UPDATE: Todd has an ActBlue account. You can help put another Democrat in the Iowa House at: https://secure.actblue.com/entity/fundraiser/33307
Democrats in House District 52 held a contested convention last night to choose a candidate to replace Brian Quirk, who resigned a few weeks after winning reelection. Two candidates came forward: retired teacher Tom Sauser of New Hampton and Todd Prichard, a lawyer from Charles City. Prichard won with 4988 allocated votes to 3790 for Sauser.
Tom Sauser deserves appreciation for being willing to step forward and run. Running for office is no walk in the park in any season, but January in Iowa, two months after a national election, during the Christmas season, has to be the worst possible timing.
He was the first to enter the race, and was recruited by Quirk, a conservative Democrat who was, until recently, a member of ALEC. Sauser taught middle school for 38 years, and retired in 2011. He conceded that he was not conversant with many issues affecting the state, but committed to learn as much as he could, and listen to his constituents. His speech, which he read from prepared remarks, was well-received. He had introduced himself to Floyd County Democrats in a meeting on Wednesday last week, a meeting that Prichard attended. It was clear from that meeting that Sauser had a steep learning curve ahead of him, but anyone in that room would have preferred him to the various far-right Republicans who are rumored to be running.The Chickasaw County delegates clearly regarded him with respect and affection.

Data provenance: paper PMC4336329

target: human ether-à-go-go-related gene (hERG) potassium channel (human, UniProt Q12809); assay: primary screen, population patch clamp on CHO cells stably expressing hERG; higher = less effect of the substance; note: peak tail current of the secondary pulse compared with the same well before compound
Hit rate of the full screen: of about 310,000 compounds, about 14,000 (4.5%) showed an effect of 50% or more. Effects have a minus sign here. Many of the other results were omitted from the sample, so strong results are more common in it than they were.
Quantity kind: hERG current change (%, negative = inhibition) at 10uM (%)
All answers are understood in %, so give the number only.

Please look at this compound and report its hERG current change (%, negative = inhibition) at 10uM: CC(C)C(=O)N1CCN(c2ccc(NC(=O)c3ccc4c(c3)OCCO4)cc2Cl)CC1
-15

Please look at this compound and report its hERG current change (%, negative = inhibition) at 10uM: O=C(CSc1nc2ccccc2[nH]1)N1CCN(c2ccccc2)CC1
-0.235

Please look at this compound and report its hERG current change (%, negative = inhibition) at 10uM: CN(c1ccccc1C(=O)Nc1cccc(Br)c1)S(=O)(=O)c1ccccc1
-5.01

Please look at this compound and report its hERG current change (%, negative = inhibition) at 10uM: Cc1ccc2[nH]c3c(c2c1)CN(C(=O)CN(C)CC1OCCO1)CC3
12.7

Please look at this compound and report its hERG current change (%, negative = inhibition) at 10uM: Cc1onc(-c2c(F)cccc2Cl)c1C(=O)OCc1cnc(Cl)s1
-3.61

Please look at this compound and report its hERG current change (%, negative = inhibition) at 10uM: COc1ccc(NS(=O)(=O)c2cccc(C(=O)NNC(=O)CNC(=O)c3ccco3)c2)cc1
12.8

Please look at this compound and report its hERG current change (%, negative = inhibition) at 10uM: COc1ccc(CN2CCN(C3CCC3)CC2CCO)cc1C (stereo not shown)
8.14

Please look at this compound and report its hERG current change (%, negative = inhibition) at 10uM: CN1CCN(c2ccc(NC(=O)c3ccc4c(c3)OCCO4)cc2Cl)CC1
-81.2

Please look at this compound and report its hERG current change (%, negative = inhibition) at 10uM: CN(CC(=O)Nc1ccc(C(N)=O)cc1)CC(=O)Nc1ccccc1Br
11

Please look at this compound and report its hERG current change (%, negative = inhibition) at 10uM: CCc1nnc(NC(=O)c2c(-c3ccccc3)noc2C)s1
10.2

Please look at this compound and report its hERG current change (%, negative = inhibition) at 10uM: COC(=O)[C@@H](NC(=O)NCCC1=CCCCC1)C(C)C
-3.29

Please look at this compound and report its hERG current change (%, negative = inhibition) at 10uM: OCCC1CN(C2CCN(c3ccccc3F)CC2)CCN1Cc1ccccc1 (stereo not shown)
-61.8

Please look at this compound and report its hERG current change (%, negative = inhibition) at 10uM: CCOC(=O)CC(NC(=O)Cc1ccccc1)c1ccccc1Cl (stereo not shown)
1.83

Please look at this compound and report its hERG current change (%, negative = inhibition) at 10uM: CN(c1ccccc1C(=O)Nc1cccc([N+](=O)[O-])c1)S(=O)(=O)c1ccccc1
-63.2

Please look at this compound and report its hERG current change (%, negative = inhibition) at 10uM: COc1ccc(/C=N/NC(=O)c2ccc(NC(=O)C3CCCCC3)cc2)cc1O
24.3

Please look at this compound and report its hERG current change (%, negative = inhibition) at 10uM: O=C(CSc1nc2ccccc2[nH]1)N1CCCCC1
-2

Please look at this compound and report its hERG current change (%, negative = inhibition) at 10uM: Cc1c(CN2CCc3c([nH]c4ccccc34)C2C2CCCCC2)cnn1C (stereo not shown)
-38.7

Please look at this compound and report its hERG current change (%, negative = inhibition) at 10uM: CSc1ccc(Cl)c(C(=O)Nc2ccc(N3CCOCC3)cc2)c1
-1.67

Todd Prichard left the Wednesday meeting thinking about running himself. He called Floyd Democrats through the weekend and made the decision on Sunday. He immediately had the support of many of the people who have been knocking doors in Floyd County throughout 2012. He is an activist—always there when there is a candidate event or grunt work to do, and very well-liked.
By Monday evening, the word was out that the convention would not be a pro-forma event, and delegates showed up from all but one precinct in Cerro Gordo and two precincts in Chickasaw. Because of redistricting, Chickasaw and Floyd Counties were combined for the first time in the 2012 election, and activists from each county were wearing name tags and introducing themselves to one another. With a coin flip, Prichard chose to speak second, so Sauser spoke first. Each candidate gave gracious assurances to the other that he would support the victor.
More on the convention, and what Prichard had to say, below the fold.